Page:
1. Create necessary roles

    • The roles to enable the EC2 instance communicate with SSM and SSM to communicate with the EC2 instance to be created.
  2. Create EC2 fleet with Patch Groups

    • Create EC2 instances with the instance profile created above and attach the ‘Patch Group’ tag to the associated instances.
  3. Create patch baseline

    • A patch baseline defines which patches are approved for installation on your instances. You can specify approved or rejected patches one by one.
    • Auto-approval rules specify that certain types of updates (for example, critical updates) should be automatically approved. The rejected list overrides both the rules and the approve list.
    • Create patch groups

    • Patch groups can be defined by the type of operating system, compliance level and classification of the patch.

  4. Create a maintenance window

    • This is the scheduler that maps through the list of registered targets and the corresponding tasks to be executed.
    • The task registry has the document to be executed and the priority where multiple tasks are involved and attach the execution role created earlier.

Deploy CloudFormation

Click here if you're running this individually in your own AWS Account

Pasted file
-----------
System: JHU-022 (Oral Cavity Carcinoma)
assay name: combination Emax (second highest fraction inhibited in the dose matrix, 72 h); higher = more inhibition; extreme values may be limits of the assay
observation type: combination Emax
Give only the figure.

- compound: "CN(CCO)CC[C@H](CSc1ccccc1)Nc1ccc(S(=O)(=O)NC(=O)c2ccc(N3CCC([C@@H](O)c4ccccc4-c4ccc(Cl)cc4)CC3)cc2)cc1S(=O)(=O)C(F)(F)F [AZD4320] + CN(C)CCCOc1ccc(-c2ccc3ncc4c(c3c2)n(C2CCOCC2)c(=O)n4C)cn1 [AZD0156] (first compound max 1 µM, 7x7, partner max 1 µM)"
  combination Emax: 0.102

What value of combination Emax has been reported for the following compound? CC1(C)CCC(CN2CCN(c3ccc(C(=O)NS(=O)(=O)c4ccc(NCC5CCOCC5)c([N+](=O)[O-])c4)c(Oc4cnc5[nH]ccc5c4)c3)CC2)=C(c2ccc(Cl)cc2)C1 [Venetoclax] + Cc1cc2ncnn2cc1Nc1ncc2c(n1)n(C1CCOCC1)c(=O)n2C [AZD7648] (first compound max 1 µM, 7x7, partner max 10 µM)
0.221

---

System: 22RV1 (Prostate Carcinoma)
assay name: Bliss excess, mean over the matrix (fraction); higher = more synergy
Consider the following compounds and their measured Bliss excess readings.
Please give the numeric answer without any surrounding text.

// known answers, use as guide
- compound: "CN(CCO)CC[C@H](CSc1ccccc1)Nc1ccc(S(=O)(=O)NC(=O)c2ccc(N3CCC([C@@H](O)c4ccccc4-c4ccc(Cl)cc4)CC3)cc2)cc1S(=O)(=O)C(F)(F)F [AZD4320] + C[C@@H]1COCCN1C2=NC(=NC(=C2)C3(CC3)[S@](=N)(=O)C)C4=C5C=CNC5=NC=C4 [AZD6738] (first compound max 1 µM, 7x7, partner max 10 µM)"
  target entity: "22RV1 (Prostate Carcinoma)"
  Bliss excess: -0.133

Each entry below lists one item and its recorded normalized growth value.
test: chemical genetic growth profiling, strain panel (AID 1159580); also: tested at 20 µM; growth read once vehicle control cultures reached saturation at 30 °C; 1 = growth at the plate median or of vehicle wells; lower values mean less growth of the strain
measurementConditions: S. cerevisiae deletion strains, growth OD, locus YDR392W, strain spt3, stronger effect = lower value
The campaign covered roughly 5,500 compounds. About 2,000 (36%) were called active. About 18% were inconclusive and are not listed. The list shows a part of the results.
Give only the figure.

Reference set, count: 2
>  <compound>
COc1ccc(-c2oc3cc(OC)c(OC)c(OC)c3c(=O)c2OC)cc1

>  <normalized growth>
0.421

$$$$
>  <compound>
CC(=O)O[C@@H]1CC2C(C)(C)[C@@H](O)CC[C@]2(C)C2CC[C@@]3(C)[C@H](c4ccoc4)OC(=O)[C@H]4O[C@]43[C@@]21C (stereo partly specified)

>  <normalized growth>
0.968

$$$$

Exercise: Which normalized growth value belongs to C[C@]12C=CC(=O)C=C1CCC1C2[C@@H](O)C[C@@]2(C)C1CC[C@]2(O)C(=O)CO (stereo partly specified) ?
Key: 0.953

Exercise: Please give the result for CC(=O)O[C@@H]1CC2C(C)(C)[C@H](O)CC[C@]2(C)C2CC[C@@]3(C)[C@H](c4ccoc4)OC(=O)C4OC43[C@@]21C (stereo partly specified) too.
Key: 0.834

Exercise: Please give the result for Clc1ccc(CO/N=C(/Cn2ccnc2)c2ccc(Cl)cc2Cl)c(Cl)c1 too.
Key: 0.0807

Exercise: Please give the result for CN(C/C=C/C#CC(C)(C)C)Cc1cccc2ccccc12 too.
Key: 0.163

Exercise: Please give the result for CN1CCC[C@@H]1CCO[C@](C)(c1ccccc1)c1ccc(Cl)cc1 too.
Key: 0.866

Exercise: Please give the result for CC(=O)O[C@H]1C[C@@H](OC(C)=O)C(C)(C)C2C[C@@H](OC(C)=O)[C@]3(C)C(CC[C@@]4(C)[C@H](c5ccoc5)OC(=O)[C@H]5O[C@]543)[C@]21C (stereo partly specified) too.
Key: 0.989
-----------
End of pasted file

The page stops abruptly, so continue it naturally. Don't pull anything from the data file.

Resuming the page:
Launch the CloudFormation stack below to setup the SSM Patch Management Script:

Region Deploy
US East 2 (Ohio) Deploy in us-east-2
  1. Click the Deploy to AWS button above (right click and open in a new tab). This will automatically take you to the console to run the template.

  2. Click Next on the Specify Template section.

  3. On the Specify Details step click Next.

  4. Click Next on the Options section.

  5. Finally, acknowledge that the template will create IAM roles under Capabilities and click Create.

This will bring you back to the CloudFormation console. You can refresh the page to see the stack starting to create. Before moving on, make sure the stack is in a CREATE_COMPLETE.

Expected Outcome

The instances which are scanned and ready to be patched using the Patch Manager will be visible under the EC2 – SSM – Managed Instances.

The compliance report can be fetched with filter by tag values (‘Windows2012-PatchGroup’ for Windows and ‘Amz_Linux_Patch_Group’ for Amazon Linux) or by instance id. The data will display the instances that are compliant and/or instances that need patching. This provides complete audit capability on your environment.

Takeaway

In this module, you have set everything up for patch management on your instance. Now you know how to patch your EC2 instance in a controlled manner and how to check if your EC2 instance is compliant with the patch baseline you have defined. Of course, I recommend that you apply these steps to all EC2 instances you manage.